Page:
Independent drinks shops have lent their support to idea of government-set minimum pricing - but comments by supermarkets including Tesco on the issue have been labelled a PR stunt.
Lucy Neville-Rolfe, Tesco's executive director for corporate and legal affairs, had said the grocer was willing to begin discussions on minimum pricing, but only if the government moved towards changing the law.
Neville-Rolfe said: "The only safe solution is for the government to initiate and lead these discussions and to bring forward legislative proposals which Tesco and others in our industry can support.
"Such proposals would have to apply to all retailers of alcohol, otherwise they would be ineffective, as those looking for cheap alcohol would simply shop with lower-priced operators not covered by the legislation, undermining our business and achieving nothing.
"If ministers act we pledge our support in helping to develop proposals and make the legislation work."
But independent drinks shops said supermarkets were the chief culprits in encouraging binge-drinking by selling alcohol as a loss leader.
David Brown, manager of Rock Bottom in Cowbridge, Vale of Glamorgan, said: "It was a PR stunt to say 'look at us, we are taking a high stand on this'. They are the ones that are doing it.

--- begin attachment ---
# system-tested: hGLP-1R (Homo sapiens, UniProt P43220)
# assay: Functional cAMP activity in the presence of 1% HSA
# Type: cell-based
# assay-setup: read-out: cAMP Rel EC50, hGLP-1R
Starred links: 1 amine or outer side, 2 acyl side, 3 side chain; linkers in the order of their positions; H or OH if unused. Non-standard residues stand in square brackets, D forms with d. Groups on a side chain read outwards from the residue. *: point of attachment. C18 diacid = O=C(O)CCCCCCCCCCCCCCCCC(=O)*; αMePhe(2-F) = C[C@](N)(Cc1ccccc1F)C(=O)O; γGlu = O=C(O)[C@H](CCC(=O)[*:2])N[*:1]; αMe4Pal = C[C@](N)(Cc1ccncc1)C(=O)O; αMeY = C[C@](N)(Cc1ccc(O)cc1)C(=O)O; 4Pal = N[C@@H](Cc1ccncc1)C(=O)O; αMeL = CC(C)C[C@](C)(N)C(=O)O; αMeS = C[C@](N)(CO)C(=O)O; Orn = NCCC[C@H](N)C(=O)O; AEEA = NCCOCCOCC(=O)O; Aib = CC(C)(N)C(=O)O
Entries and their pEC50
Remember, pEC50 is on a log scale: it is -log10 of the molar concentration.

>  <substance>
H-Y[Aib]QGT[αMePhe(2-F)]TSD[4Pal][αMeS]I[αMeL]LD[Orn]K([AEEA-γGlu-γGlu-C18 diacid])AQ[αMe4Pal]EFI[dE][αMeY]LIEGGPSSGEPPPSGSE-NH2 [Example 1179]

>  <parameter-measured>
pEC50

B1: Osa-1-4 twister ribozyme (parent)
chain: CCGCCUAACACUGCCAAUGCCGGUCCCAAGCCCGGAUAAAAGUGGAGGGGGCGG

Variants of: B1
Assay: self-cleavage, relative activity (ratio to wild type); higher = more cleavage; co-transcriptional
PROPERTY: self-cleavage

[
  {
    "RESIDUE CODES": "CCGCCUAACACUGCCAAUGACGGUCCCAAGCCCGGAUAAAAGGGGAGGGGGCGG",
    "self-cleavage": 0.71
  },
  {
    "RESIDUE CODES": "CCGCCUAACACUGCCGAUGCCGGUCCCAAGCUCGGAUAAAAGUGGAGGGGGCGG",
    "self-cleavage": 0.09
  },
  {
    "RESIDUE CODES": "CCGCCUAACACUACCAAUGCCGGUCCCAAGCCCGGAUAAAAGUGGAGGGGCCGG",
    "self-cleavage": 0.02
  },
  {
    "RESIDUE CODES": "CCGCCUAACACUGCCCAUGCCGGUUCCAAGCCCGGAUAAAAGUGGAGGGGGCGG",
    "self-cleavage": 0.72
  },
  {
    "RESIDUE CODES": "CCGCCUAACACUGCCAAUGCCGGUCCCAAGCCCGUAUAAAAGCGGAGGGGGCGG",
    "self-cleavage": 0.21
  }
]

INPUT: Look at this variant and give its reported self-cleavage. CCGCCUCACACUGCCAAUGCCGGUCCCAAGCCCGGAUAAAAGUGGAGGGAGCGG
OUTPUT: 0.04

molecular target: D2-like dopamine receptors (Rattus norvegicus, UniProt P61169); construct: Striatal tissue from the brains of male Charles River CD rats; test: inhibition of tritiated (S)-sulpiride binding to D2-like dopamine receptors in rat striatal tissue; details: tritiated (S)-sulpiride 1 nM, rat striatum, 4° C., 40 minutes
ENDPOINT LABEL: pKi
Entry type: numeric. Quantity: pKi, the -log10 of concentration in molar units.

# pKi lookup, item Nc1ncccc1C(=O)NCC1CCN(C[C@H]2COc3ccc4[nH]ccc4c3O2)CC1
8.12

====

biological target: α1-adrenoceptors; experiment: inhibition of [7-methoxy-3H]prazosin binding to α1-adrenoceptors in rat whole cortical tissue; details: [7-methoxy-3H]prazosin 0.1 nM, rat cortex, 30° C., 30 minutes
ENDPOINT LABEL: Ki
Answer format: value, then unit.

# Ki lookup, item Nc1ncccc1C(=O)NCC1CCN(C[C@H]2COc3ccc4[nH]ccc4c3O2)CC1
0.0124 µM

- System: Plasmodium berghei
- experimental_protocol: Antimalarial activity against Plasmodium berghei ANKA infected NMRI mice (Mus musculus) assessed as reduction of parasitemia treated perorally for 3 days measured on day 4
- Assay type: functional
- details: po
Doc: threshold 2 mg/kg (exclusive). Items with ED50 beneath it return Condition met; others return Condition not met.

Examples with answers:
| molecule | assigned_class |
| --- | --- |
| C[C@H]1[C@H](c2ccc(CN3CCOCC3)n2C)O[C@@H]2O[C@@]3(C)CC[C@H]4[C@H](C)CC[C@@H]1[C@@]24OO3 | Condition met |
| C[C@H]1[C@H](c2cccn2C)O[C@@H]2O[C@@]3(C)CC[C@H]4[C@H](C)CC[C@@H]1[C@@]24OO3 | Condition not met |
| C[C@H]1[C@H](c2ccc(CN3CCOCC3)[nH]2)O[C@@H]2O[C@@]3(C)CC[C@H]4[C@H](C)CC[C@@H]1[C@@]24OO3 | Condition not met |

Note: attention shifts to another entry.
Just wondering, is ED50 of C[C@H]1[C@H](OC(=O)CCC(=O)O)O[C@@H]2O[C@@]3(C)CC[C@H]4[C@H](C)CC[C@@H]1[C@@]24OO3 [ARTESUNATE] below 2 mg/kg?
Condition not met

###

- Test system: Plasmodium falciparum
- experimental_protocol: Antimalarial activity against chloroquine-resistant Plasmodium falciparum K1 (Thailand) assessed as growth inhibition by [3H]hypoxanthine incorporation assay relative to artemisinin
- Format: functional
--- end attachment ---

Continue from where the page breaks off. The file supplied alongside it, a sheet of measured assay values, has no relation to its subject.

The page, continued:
"It's the big boys who can afford to make a loss. It's wrong to sell anything below cost, and with alcohol it's particularly morally wrong. That's what tempts people into binge drinking. There's not a single line in this shop that doesn't make a profit."
Louise Smith, of the Jug & Bottle in Bubwith, East Yorkshire, said: "They're trying to look the good guys. They are dragging the whole industry down, which tarnishes us all with a broad brush."
Smith said minimum pricing "could help the problem of binge-drinking if people have got to spend more".
Setting minimum pricing across the off-trade would "create a fair playing field", according to Mark Johnson, owner of Celebrations in Stockport.
Johnson said the multiples had created a "smoke screen to cover their own back" by calling for minimum pricing.
He added: "Why have they got to speak to the government when they can just do it in-house?"